What's so special about fly fishing, you ask? Well, technically nothing. It's just another fishing technique. Simply put it's a method of fishing designed to propel a lure that is so small and light that it can't propel itself. When spin fishing or casting, the lure or bait is weighted enough to pull the line off of the reel. In the case of a fishing fly, it's not heavy enough to do the same. Enter the fly line. BUT, I'm getting ahead of myself.
So, you want to catch fish? Well, since they don't just jump into your creel spontaneously you have to figure out a way to lure them to you, right? I know you know where I'm going with this but I'm trying to put a simple spin on something that has often become too complicated. A fly, simply put, is just another lure. Now, I know my friend Gaddabout is getting all worked up over that statement but he knows it just as well as I ;). To lure a fish to your line you have to match your lure to the fish's food source. In the case of stream or river trout fishing, that is quite often a bug of some sort in it's various stage of development. A lure of such proportions is way to small to pull line off of your spinning reel, so you have to find a way to get it out to the fish. Also, sometimes that bug is floating on or near the surface of the water. Placing a weight on the line near the fly will naturally cause it to sink and won't look...natural. a couple of centuries ago, some genius came up with the idea of braiding some fishing lines together to create enough mass in the line itself to propel the fly out to the fish. And so, the fly line and fly fishing was born.
The modern fly line is more than just thick plastic. It is heavy enough to cast, yet in many cases will float on the surface of the water easily. It's typically tapered in it's thickness to allow for a smooth blend of power and finesse that allows the fly to land on the water naturally. Without getting too technical and side tracked into all the variables, allow me to attempt to simplify the theory of fly casting. Have you ever cracked a whip? Or, maybe, snapped your buddy with a rolled up, wet towel after swimming at the beach? Did you notice that the whip or the towel rolled out in a really tight loop as you snapped them with your wrist? The reason why the whip or the towel acted that way is that they were tapered - thick to thin. As you cracked the whip, you were holding on to the thickest part and started it moving with a flick of your wrist. As this movement started, the thicker part transferred its power to the thinner part in a smooth chain reaction of sorts. Now, if you had a flat piece of rope instead of the tapered whip, the loop you made with the wrist action would have just lost its inertia before it got to it's end and died out. BUT, in the case of the whip or towel and due to their taper, thicker and heavier is always pushing the thinner and lighter. this causes the power to continue to the tip, and in the case of a whip or rolled towel causes the tip to snap. This is exactly the process that happens in fly casting. The fly line is tapered to the leader, which is also tapered down to the fly. When you cast the fly rod, this tapered design allows the fly line and leader to roll out smoothly in front of you, sending the fly in the direction you casted it.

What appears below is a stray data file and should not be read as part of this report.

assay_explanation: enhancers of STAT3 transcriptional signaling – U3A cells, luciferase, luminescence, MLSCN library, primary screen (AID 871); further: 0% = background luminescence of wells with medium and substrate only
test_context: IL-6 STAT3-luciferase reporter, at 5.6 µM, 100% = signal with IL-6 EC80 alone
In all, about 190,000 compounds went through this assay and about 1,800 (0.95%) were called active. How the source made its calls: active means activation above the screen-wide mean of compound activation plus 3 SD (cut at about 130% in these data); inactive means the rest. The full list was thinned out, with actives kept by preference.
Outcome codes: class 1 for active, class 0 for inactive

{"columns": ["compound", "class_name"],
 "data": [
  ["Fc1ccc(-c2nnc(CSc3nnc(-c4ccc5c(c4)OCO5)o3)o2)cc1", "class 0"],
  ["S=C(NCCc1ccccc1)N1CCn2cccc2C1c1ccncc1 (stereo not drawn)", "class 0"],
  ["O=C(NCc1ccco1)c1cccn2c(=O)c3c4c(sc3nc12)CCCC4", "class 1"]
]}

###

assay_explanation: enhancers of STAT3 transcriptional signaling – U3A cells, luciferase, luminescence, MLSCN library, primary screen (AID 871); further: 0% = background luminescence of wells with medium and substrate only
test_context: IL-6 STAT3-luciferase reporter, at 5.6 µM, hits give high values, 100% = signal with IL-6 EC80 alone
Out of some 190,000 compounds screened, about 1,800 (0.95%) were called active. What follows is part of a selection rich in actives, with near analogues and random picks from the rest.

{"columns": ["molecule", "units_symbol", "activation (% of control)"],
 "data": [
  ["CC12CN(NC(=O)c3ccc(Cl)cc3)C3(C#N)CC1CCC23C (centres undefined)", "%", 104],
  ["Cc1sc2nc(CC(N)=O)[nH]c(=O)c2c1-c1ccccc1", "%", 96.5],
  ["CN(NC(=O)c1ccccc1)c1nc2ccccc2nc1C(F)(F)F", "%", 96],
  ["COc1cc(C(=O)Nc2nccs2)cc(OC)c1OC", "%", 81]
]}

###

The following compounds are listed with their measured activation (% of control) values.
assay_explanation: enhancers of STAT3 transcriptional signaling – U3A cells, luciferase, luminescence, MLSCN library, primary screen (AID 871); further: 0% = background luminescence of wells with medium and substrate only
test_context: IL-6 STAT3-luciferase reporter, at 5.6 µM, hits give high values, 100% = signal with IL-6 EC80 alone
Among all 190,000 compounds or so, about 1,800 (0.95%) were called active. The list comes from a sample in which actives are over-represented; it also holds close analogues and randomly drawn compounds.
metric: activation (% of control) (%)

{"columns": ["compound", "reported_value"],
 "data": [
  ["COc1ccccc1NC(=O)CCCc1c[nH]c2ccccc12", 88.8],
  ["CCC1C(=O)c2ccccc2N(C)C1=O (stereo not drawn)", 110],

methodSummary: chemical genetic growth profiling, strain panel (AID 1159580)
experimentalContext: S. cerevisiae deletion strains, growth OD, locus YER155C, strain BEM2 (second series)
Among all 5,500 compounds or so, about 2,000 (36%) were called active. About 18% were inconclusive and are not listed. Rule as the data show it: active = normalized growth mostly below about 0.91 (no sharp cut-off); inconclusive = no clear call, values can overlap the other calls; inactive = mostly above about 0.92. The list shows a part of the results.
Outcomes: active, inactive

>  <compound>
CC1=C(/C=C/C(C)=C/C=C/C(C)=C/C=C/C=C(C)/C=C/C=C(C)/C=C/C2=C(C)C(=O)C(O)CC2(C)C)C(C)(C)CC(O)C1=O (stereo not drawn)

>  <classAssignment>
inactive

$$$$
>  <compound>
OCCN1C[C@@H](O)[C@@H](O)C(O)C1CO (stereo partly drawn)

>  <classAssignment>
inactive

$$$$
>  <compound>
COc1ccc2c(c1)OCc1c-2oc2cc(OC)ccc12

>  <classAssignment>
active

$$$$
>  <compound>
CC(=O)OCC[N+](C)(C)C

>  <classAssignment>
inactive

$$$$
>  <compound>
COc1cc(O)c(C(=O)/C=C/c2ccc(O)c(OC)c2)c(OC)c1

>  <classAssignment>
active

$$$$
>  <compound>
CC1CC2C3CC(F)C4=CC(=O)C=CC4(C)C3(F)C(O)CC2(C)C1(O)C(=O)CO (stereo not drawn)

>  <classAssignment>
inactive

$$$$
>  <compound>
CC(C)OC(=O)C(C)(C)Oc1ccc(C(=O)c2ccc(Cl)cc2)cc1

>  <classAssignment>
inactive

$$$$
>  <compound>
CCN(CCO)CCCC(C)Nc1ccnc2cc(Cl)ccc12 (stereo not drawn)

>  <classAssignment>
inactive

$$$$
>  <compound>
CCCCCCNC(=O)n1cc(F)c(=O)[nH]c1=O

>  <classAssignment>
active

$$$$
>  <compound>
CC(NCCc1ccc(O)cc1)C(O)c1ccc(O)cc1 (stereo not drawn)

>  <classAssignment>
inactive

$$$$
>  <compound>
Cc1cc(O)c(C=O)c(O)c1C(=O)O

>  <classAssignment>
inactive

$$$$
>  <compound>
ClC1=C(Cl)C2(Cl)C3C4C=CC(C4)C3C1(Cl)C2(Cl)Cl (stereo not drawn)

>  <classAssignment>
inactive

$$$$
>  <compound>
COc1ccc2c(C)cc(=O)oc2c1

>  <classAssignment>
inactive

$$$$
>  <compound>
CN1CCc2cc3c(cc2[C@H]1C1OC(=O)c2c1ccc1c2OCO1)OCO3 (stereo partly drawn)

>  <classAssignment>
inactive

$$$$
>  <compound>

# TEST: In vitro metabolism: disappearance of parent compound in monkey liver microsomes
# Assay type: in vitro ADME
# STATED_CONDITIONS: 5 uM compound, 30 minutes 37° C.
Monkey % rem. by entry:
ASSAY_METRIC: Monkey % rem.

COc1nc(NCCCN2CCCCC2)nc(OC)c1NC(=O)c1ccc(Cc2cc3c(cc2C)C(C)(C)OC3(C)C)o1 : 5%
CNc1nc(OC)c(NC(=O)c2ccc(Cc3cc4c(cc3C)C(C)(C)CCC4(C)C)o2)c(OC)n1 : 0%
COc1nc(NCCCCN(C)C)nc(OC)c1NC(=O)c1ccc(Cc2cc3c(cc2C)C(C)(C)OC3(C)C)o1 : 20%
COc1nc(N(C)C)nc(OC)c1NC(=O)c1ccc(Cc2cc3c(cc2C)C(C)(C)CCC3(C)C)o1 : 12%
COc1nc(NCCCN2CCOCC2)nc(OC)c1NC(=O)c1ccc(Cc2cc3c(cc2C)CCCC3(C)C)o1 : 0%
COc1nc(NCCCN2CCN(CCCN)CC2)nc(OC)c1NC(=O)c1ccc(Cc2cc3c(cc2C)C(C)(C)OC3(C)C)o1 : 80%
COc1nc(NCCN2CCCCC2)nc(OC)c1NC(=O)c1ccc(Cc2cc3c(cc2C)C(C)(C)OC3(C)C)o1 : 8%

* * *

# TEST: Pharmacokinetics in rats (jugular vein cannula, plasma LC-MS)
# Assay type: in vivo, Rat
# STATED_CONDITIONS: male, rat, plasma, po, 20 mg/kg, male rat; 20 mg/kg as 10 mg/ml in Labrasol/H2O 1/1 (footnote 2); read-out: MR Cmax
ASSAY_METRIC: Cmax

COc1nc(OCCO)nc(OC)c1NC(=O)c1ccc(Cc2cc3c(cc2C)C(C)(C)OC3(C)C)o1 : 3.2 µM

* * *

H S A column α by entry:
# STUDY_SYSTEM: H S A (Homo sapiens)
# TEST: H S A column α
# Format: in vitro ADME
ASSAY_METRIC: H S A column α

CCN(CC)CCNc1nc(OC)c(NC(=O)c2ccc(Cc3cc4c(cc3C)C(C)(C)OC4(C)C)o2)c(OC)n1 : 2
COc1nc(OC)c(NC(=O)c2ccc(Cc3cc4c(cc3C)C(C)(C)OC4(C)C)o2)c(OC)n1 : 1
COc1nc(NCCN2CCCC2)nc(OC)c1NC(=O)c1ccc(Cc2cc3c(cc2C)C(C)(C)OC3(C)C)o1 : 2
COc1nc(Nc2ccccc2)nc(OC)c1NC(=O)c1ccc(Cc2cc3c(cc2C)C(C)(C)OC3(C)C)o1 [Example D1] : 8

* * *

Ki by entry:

Now, I'm trying to keep my posts a little easier to get through, so I will stop here. Next, I'll get into the fly rod outfit and the line/leader/tippet relationship. Also, I'm on vacation for the next few weeks and have some fishing planned so stay tuned!! I hope to get down to the Catskills at least once in May. I also plan to fish locally both to some trout streams and on Oneida Lake with my wife. Bob and I have a trip to some new spots on Fish Creek in a few weeks. And, as soon as the water levels get a little friendlier, I NEED to get to The West Canada Creek. It's a disease, I know...